On 26th August 2018, thousands rallied at the Great National Assembly Square in Chișinău, Moldova's capital. Participants of the protest chanted "down with the Government, down with the mafia" to denounce government corruption.
Tens of Thousands Protest Against Corruption in Chisinau https://t.co/HJzT9DRSW1#Moldova #protest #antigovernment #Chisinau #Corruption— Bjarne Kim Pedersen (@bjarnekim) August 27, 2018
raise your flag
so everybody can see the people
no to corruption
On 26th August 2018, thousands rallied at the Great National Assembly Square in Chișinău, Moldova's capital. Participants of the protest chanted "down with the Government, down with the mafia" to denounce government corruption. People's discontent regarding government policies has increased in recent months, especially after a court judgment which nullified a victory by opposition leader Andrei Năstase in Chisinau's mayoral elections. The incident saw people on the streets for several days in June 2018 as reported by the Monitor.
A counter-protest was organised by supporters of Ilan Sor, a politician and businessperson who was convicted for masterminding a 1 million USD theft that almost bankrupted Moldova. Although no major incidents took place during the rallies, the police intervened to separate both protests. On the morning of 27th August 2018, riot police forcefully removed the remaining protesters.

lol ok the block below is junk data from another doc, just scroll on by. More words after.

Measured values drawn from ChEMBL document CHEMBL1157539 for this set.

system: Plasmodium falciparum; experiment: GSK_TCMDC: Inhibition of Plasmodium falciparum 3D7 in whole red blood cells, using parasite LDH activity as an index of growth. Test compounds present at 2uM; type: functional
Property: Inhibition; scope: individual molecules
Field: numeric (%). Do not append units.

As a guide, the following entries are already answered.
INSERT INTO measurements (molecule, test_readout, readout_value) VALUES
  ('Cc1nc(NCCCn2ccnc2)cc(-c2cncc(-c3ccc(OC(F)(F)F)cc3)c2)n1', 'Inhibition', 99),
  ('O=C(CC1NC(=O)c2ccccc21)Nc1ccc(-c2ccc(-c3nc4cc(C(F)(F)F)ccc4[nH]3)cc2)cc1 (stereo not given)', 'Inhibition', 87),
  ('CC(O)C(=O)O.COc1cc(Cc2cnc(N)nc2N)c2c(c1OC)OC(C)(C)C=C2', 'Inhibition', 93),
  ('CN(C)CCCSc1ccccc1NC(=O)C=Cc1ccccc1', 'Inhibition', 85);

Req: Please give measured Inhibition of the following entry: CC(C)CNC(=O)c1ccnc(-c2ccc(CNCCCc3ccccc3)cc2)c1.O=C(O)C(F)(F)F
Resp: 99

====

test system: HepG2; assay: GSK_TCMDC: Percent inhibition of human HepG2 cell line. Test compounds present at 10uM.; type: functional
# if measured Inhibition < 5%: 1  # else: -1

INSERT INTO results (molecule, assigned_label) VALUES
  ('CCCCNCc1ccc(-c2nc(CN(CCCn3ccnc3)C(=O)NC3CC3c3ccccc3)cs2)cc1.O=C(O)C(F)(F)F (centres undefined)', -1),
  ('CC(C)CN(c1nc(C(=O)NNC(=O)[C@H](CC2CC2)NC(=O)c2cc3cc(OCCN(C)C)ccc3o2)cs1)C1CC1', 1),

Several media organisations voiced their concern about restricting TV8 journalists' access to a press briefing of the Democratic Party of Moldova on 14th September 2018. The organisations believe the restriction is based on the ruling party's disagreement with the editorial policy of the media outlet. The organisations claimed that journalists from other media outlets were allow to cover the briefing and condemned:
[T]he selective admission of journalists to public events, and we qualify them as unacceptable for any political party, but especially for a ruling party that qualifies itself as an adept of democratic values."
In a separate incident, a Radio Free Europe journalist was assaulted by Ilan Sor supporters during the counter-protest on 26th August 2018, as reported in the Peaceful Assembly section above.
In September 2018 several events organised by civil society took place in Moldova. One of the events, organised by the Center for Legal Resources of the Republic of Moldova (CRJM) was a training for civil society organisations outside the capital city, to access funds provided through the "2% mechanism". As previously explained on the Monitor, the mechanism allows individuals in Moldova to designate 2% of their income tax to nongovernmental organisations.
The GROW conference, organised by regional organisation Piligrim-Demo took place at the end of September 2018 in Gagauzia and gathered representatives from local civil society, journalists, national and foreign experts to discuss the development of CSOs. The GROW Conference is a discussion and a debate platform for Gagauzian civil society issues to which local authorities are invited to take part in.
With a few exceptions, the freedom of association is well regulated and well respected in Moldova.